Friday, 19 July 2013

Gas Tanks, Fires, and Explosions

When a shell hits a tank's fuel tank, the outcome is always unpleasant. At the very least, it will lose fuel. The fuel might also catch fire, which, despite popular belief, happens to both diesel and gasoline tanks. If the concentration of vapours in the tank is correct, the gas tank might also explode. The question is, how often does this happen, and under what conditions? Soviet engineers decided to find out.

"Source #632/2
September 11, 1944

Report of the NKV Special Laboratory #101-1 on the topic of STUDY OF CHARACTERISTICS OF STRIKING A T-34 FUEL TANK WITH AP-HE OR CUMULATIVE (HEAT) SHELLS OF THE GERMAN FASCIST ARMY

Responsible: Rozov, Kaminskiy, Shurov
Supervisor: Sarafanov

History of the topic

In the spring and summer battles of 1943, tank commanders began to note instances of T-34s destroyed by fire or detonation of fuel tanks. For example, during the summer of 1943, at Kursk, fires happened more often than on the T-70 by 4-9%. By the order of the Head of the BTU GBTU of the Red Army, Engineer-Colonel Afonin, a special commission was formed on September 11th, 1943. Our team was tasked with exploring the possibility of detonating the T-34's fuel tank using several armour-piercing measures, and the evaluation of the impact on the crew and internal equipment.

Objective

Examination of 72 tanks at SPAM bases, destroyed during the battle at Kursk, the commission found that most of them (68%) were destroyed by un-sealing of the fuel tanks and subsequent ignition of the diesel fuel. All these tanks were struck in the side or overtrack hull by an AP, HEAT, or HE shell. Approximately a third of the examined tanks lack one or two fuel tanks, and have damage to the welding seams due to the internal explosion. Only a small portion of the tanks have traces of internal explosion and fire (8%), while 24% of the vehicles were destroyed by explosions only, with no traces of fires. The ammunition remained undamaged in the racks. Acting on our orders, we examined specifically the cause of destruction by an exploding fuel tank.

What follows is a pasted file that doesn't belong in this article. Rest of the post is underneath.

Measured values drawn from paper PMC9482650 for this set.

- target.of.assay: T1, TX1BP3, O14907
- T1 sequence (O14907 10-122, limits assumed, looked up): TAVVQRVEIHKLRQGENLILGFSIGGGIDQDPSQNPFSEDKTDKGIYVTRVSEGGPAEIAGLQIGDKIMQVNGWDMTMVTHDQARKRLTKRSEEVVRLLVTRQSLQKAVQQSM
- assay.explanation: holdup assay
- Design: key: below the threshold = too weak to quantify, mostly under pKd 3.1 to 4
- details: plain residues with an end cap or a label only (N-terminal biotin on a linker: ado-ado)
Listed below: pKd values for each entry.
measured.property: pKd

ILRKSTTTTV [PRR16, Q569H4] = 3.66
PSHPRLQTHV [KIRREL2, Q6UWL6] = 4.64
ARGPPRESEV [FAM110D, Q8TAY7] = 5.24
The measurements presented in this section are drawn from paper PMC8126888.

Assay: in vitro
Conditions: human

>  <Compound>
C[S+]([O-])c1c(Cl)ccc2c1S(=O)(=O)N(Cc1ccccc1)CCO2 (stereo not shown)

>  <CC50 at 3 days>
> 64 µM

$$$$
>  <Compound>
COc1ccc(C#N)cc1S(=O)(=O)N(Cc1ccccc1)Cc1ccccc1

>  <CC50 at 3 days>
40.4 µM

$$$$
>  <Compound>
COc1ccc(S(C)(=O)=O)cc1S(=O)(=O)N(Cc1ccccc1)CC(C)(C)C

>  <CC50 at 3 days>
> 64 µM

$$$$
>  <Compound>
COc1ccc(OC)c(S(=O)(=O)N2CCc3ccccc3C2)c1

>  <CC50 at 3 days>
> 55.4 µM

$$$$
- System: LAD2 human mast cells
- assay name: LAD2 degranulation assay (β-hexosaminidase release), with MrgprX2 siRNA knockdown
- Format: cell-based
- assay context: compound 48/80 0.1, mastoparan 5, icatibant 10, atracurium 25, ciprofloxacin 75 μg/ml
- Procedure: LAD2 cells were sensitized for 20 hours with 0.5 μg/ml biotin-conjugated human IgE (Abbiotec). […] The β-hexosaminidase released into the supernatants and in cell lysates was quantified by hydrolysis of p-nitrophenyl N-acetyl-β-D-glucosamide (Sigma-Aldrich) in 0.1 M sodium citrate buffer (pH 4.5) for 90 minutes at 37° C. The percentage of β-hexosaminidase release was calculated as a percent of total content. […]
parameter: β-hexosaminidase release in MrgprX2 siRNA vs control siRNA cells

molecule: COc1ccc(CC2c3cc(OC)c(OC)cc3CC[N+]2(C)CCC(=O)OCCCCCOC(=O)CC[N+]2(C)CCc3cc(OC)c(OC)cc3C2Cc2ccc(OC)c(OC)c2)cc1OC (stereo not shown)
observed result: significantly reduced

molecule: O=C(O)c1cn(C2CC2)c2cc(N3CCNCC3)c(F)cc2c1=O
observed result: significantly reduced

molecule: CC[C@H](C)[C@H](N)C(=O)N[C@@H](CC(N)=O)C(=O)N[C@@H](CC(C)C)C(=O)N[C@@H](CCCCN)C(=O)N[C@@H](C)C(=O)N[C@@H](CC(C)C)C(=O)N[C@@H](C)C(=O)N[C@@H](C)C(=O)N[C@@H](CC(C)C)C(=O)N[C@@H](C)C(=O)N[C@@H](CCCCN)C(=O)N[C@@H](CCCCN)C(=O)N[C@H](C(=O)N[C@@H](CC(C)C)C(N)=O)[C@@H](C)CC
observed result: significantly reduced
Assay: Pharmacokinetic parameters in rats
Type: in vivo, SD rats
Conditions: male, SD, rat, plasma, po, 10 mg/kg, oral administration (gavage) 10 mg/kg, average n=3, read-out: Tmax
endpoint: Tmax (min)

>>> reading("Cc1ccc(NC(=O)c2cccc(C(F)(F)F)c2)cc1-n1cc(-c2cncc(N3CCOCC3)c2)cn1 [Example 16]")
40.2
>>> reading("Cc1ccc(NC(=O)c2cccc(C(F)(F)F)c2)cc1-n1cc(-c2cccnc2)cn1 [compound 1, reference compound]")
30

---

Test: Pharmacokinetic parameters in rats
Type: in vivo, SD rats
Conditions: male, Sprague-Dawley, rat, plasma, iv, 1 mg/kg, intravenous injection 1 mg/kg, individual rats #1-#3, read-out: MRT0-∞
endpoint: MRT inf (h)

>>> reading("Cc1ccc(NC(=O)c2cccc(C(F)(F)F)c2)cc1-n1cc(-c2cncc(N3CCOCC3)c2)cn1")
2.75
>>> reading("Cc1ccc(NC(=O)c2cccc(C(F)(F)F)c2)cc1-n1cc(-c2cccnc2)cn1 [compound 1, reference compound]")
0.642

...
Engineer-Colonel Gurov and Dr. Krutov, after examination of the tanks, suggested that the damage is caused by detonation of the front fuel tanks, after being hit with some kind of special German shell. Engineer-Major Firsov theorized that this could have happened after detonation of a high temperature shell inside the fuel tank, like one based on thermite. Comrade Sarafanov's team was ordered personally by the chief of the GBTU to investigate the possibility of detonation of the T-34's fuel tanks as a result of being hit with various types of shells used by the fascist armies.

Equipment used in the experiments

To evaluate the theories of comrades Gurov, Firsov, and Krutov, NII-48 and Uralmash built three T-34 full scale models from 35 mm thick armoured steel with a 135 liter (see blueprint #2) fuel tank. Also, as a result of letter #312-a sent on April 21st, 1944, the BTU supplied us with a T-34 hull, with equipment inside, but without armament.

Experiments

The first test of the models happened on December 12th, 1943, from a 75 mm model 1940 tank gun, from 30 meters. During these tests, the fuel tank was fully filled with diesel fuel, according to comrade Afonin's letter from December 5th.

8 model 38 shells were fired, as well as 5 model 39/40 shells, and 5 HEAT shells. The results are as follows: the fuel tank was destroyed completely 3 times. The fuel ignited 4 times. No explosions were observed. When struck with a model 39/40 shell, the fragments were rapidly stopped. A full T-34 fuel tank cannot be a source of an explosion, and also offers protection from armour fragments and cores of model 39/40 shells.

Comrade Krutov suggested that gasoline would also be unable to explode when the tank is full. Comrade Fedin ordered a gas tank be installed. 3 model 38 shells and one HEAT shell were fired. No explosions. The gasoline ignited 2 times.